In 1634, a group of English colonists, including several Jesuit priests sailed to the New World aboard the Ark, with a smaller ship called Dove accompanying them. The colonists intended to found a new colony, to be called Maryland, north of the Virginia colony and south of Pennsylvania. The charter for this new colony had been given to George Calvert, Lord Baltimore, by King James I, but George died not long after he returned to England from his first, failed colony of Avalon on the island of Newfoundland.
George's oldest son, Cecilius (Cecil), became the first Lord Proprietor of Maryland, and his younger son Leonard became the colony's first Governor.
The Calverts were Roman Catholics, and as such, invited both Catholics from England and Protestants from England and the Virginia Colony to settle in Maryland. In 1649, the Toleration Act was passed, granting freedom of religion to colonists in Maryland who believed in the Holy Trinity and in the divinity of Jesus Christ. This same act also outlawed what we today would call "hate speech," insults directed at believers in Jesus and the Trinity because of their faith.
While non-Christians were still subject to punishment under the law for their beliefs, the Toleration Act was an important first step toward true religious freedom in the Colonies. St. Mary's City can truly be called the birthplace of religious freedom in the English Colonies.
This brick church was completed in 2009. It stands on the site of the original Brick Chapel, which was built in 1667 to replace the first Catholic chapel in St. Mary's City and English America. Excavations revealed the dimensions of the foundation and materials used in the church, but no drawings or detailed descriptions of the original Brick Chapel remain. Because the original church was designed by Jesuits, the Historic St.
Mary's City Foundation decided to model the reconstruction after typical Jesuit designs. The new Brick Chapel was built using techniques and materials that would have been common in Maryland in 1667, including using lime from oyster shells in the mortar.
State House of 1676
This replica of Maryland's first State House was built in 1934. The original State House, constructed in 1676, served as the meeting place for the Assembly and as the courthouse. Not long after the capital was moved to Annapolis in 1695, construction on a new State House began; completed in 1779, this second Maryland State House is still in use today.
Woodland Indian Hamlet
When English colonists arrived in St. Mary's City in 1634, the land was occupied by the Yaocomaco (also spelled "Yaocomico") people. The Yaocomaco were hunter / gatherers who lived off the land; they were very willing to trade a bit of this land and some dwellings to the newcomers for tools, cloth, beads and other goods. Governor Leonard Calvert established a good relationship with the Yaocomaco and the two groups coexisted amicably for many years.
The colonists lived in Yaocomaco houses like this one until they could build homes of their own.
Costumed Interpreter Onboard Maryland Dove
The Maryland Dove, a re-creation of a 17th-century trading ship, is one of the most popular places to visit in Historic St. Mary's City. The Dove, which sailed to St. Mary's City in 1634, remained in Maryland with the colonists, while the much larger Ark, which carried the settlers, returned to England.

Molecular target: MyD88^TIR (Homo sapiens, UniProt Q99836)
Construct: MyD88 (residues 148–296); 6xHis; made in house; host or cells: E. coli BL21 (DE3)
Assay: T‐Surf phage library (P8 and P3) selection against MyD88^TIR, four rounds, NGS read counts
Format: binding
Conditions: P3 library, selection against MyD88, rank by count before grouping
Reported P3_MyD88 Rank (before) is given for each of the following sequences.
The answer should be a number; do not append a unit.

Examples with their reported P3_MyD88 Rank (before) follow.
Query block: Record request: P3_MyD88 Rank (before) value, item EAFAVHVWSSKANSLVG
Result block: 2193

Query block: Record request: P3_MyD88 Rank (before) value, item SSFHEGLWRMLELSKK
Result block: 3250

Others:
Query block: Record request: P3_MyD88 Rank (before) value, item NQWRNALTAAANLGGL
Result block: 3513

The Maryland Dove is not meant to be a replica of the original Dove, although the two ships were of similar size.
Rather, the Maryland Dove is designed to show the original Dove's size and to travel from port to port in Maryland and beyond as an outreach vessel.
While the Maryland Dove is in port and Historic St. Mary's City is open for visitors, costumed interpreters are available to tell you about the ship's history and answer your questions.
Mathias de Sousa came to St. Mary's City as an indentured servant in 1634. He is believed to be Maryland's first resident of African descent because of his description as a "molato" ("mulatto) in a land record document. After he served his indenture, de Sousa became a trader and mariner, eventually working as a ship's captain. Mathias de Sousa's name appears on the list of men serving in the 1642 Legislative Assembly in St.
Mary's City, making him the first person of African descent to vote as an assembly member in England's North American colonies.
The right of all freedmen to vote in legislative assemblies was lost in the second half of the 17th century, when slavery was legalized in Maryland and voting rights were restricted to men who owned property.
Garrett Van Sweringen, a Dutchman, fled the Dutch colony of New Amstel in Delaware when the British attacked it in 1664. He brought his family to St. Mary's City, where he became an innkeeper. In 1677, when the new State House was completed, Van Sweringen bought the building that had been used by the colony as a legislative meeting place and records office and turned it into an upscale private lodging house.
In 1695, the colonial capital was moved to Annapolis. Catholicism was outlawed in 1704, the Brick Chapel was closed and later dismantled, and St. Mary's City began to die. The city all but disappeared, and it was not until 1934, the 300th anniversary of the founding of Maryland, that interest in the area began to grow. A reproduction of the State House was built for the tercentennial celebration, but archaeological exploration did not truly begin until 1971.
Today, Historic St. Mary's City is recognized as one of the most important 17th century archaeological sites in the United States.